We are at a crucible moment in history where women’s voices, talents and skills are starting to be heard and recognised, and can change our world for the better. There is extensive research showing links between higher numbers of women in leadership positions improving decision making, innovation and overall company performance. Greater numbers of women in governments lead to better health and education outcomes, and even less corruption. Countries with higher levels of gender equality also have more positive attitudes, laws and policies on inclusion more broadly. In short, when women are treated equally to men: individuals, organisations, societies and nations thrive.
Australia has a long way to go towards achieving gender equality. It is currently ranked 50th on the World Economic Forum’s Global Gender Gap Index (2021), (having fallen six places from the 2020 rankings, and 35 places since 2006). In particular, Australia is below the average for political empowerment of women: only 23 per cent of seats in the current Federal LNP Government are held by women. (The ALP and Greens both have equal representation of men and women having had quotas in place for all seats for some years). The current gender pay gap in Australia is 13.4 per cent – meaning Australian women, on average earn $0.866 to every male $1.00 earned. 17 per cent of all senior leadership positions in Australia’s corporate sector are held by women (83 per cent are held by men).
Whilst there is still gender inequality in Australia’s key economic and law-making institutions, Positive Impact will continue to focus specifically on the growth and empowerment of women.
About Positive Psychology
Positive Psychology is a popular and rapidly growing global field of academic study that uses scientific research methods to investigate and understand the components and conditions that create wellbeing and high performance in individuals, groups, organisations, nations and systems.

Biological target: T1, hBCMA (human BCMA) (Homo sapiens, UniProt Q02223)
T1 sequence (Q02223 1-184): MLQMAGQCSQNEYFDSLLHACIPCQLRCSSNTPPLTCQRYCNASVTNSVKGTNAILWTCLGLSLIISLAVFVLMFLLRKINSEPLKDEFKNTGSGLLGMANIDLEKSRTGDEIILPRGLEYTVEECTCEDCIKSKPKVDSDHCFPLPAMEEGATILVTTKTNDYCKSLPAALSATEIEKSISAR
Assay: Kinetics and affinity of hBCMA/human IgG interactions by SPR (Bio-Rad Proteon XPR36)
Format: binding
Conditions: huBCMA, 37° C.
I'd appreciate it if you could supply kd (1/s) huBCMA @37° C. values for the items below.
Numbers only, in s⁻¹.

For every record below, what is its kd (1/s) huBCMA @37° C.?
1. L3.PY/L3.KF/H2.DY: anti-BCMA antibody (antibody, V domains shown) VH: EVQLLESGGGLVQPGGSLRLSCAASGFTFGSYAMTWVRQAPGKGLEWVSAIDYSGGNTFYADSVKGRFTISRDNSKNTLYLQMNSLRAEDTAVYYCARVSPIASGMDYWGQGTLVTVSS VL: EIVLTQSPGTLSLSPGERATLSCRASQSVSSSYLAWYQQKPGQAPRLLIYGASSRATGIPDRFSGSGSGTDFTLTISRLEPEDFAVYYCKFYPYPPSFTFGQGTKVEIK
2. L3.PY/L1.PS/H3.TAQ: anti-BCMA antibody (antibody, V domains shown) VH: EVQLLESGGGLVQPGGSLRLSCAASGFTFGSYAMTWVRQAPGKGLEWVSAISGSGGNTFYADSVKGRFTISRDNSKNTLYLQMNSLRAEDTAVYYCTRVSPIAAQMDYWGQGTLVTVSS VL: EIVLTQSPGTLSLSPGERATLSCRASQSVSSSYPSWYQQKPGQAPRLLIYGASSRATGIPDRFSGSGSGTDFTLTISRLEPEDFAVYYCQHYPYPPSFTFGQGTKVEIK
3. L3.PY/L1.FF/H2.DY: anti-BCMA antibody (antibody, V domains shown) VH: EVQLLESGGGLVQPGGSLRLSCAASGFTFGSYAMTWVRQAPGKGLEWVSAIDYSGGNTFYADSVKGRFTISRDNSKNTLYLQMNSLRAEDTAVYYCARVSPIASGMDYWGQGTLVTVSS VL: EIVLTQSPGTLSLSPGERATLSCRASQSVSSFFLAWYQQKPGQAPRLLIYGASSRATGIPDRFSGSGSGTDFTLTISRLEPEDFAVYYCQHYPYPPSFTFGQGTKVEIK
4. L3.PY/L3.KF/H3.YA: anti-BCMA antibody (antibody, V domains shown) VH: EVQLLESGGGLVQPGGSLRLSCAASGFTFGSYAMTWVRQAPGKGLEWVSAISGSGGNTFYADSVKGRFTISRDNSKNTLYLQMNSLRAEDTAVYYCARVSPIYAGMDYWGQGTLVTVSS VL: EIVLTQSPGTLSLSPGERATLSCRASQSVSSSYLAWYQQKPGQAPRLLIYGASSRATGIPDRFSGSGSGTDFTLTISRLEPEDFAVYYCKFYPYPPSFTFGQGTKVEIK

Many people have heard of positive psychology and may have even completed a character strengths survey or been on training courses about some its frameworks or tools. There remains, however a gap large between high level knowledge (i.e. ‘I know about Mindset or Appreciative Inquiry’ or ‘I’ve done a strengths survey’), and how that is actually applied to make a difference in our work and all other aspects of our lives.
Positive Psychology arose initially from a need for alternative responses to increasing levels of depression and anxiety, across all age levels, and particularly in youth, (and ironically within some of the most wealthy and advantaged societies). A traditional, deficit model starts with consideration of ‘what’s wrong and how can it be fixed.’ Positive Psychology instead takes a strengths-oriented approach and looks at different questions such as: what does high performance look like in this arena and how can we emulate that; what are the factors that encourage, strengthen and promote thriving in people and groups of people; how can we be our best possible selves?
Traditional psychology had evolved post World Wars to focus much of its research efforts (and funding for this) to, necessarily, focussing on disease, disorder, trauma and psycho-pathology. Most research in psychology is still focused on these areas – particularly right now in the wake of the coronavirus pandemic. Positive Psychology offers additional approaches that are increasingly used within schools and some universities; and even by some Nations (for example, Bhutan which measures Gross Domestic Happiness and New Zealand with its Wellbeing Budget).